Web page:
DUBAI (Reuters) - Dubai police have arrested 170 suspected prostitutes from East Asia in the biggest crackdown on sex networks in the Gulf Arab emirate, newspapers reported on Wednesday.
The police also arrested 12 suspected pimps and 65 people seeking to buy sexual services, when they stormed 22 covert brothels in a synchronized raid on Saturday, Gulf News reported police chief Dahi Khalfan bin Tamim as saying.
"Dubai Police have many crackdowns on prostitution which are not announced in the media. However, it is important in the light of the activities being carried out by these networks to show there are crackdowns," it quoted bin Tamim as saying.
Bin Tamim said the move came after the United Arab Emirates -- a seven-member federation including oil exporter Abu Dhabi and Dubai, a regional tourism and trade hub -- passed a law to combat human trafficking.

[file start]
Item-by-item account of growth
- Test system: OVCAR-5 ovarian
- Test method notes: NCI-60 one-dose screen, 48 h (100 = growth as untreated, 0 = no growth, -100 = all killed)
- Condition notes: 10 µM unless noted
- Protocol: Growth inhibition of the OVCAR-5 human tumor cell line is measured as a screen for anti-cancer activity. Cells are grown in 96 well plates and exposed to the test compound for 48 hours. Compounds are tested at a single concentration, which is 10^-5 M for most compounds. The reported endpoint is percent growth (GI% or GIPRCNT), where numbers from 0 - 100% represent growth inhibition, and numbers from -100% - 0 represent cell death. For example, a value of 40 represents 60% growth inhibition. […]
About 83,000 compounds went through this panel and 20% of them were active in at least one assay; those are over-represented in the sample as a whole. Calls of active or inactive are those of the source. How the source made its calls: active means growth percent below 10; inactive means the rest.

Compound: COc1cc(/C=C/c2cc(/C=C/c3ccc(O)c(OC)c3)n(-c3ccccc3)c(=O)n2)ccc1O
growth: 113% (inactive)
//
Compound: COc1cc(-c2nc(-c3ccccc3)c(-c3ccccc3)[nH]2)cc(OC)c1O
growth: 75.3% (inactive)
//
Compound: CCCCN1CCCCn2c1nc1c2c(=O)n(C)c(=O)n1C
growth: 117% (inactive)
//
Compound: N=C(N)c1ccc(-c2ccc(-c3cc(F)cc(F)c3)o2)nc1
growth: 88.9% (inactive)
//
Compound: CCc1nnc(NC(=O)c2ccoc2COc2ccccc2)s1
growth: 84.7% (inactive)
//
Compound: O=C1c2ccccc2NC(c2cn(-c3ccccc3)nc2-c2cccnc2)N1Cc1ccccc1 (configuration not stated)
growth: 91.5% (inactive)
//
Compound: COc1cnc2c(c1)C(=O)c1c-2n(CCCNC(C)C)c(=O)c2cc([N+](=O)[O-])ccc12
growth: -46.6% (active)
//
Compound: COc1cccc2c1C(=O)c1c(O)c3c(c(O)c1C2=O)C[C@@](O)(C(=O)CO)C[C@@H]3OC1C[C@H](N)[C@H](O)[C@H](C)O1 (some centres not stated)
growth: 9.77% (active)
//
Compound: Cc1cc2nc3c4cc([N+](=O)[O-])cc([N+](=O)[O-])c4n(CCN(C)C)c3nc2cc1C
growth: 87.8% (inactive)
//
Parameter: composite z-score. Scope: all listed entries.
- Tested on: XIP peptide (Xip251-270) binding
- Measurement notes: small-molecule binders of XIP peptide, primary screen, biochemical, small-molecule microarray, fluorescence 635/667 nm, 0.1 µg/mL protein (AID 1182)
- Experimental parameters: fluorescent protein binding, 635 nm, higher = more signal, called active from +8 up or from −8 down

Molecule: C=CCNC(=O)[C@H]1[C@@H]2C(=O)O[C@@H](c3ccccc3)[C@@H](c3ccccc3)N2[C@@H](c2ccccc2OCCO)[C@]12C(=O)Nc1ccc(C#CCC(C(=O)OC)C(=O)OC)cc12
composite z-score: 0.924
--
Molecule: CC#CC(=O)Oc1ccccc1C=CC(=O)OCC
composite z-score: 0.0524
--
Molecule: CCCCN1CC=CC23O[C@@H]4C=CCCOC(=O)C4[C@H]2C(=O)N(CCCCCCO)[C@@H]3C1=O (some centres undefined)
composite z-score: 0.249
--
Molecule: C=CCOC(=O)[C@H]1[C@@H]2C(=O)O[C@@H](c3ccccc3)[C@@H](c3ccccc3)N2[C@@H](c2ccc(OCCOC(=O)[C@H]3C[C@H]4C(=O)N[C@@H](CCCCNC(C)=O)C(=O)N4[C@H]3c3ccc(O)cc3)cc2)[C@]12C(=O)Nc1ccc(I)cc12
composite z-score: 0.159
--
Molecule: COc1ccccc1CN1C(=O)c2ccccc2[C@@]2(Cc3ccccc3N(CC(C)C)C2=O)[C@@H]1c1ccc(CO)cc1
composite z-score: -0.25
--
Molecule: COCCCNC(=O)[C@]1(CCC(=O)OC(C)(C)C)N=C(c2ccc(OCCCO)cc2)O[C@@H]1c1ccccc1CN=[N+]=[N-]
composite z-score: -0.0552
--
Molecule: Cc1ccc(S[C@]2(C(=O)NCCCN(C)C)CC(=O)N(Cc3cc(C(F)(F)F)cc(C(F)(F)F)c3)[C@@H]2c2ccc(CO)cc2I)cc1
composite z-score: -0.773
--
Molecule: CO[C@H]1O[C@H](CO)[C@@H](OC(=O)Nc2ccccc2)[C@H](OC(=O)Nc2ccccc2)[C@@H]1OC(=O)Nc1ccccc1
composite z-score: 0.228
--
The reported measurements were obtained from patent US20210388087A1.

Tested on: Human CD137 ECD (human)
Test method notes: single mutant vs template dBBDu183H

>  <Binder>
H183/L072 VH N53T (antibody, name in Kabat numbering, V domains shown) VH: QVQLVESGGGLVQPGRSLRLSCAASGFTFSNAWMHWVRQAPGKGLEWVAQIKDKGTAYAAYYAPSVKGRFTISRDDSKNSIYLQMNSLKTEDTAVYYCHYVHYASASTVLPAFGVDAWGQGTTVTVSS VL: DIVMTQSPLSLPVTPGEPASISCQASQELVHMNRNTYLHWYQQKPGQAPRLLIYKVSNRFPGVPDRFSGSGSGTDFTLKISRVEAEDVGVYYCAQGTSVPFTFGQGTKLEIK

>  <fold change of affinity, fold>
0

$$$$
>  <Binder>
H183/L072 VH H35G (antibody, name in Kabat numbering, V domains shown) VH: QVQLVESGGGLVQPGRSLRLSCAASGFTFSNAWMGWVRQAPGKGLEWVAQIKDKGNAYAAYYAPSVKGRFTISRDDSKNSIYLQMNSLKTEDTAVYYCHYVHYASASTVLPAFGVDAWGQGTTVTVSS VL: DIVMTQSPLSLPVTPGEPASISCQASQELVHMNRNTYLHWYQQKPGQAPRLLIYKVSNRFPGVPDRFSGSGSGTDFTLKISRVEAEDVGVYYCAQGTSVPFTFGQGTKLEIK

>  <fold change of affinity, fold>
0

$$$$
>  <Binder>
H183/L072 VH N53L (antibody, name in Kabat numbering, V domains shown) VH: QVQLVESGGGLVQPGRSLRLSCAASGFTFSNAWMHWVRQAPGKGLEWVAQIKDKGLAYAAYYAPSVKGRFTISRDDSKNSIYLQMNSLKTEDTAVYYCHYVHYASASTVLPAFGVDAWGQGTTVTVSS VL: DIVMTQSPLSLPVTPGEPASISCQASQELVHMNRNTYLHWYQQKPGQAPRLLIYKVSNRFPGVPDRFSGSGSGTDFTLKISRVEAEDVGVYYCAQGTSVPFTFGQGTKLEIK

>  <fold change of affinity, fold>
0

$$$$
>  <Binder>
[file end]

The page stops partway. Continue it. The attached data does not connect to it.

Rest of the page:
"We started following up these networks and cases have been referred to the public prosecution, but this is the biggest case," he said, urging women "duped into working for such networks" to contact the police.
The UAE enacted a law in November making human trafficking punishable by life imprisonment, and has set up a state body to combat trafficking.
Foreign workers and expatriates make up over 80 percent of the 4 million population of the UAE.
The United States has criticized four Gulf Arab allies, including the UAE, as some of the world's worst offenders in permitting human trafficking.
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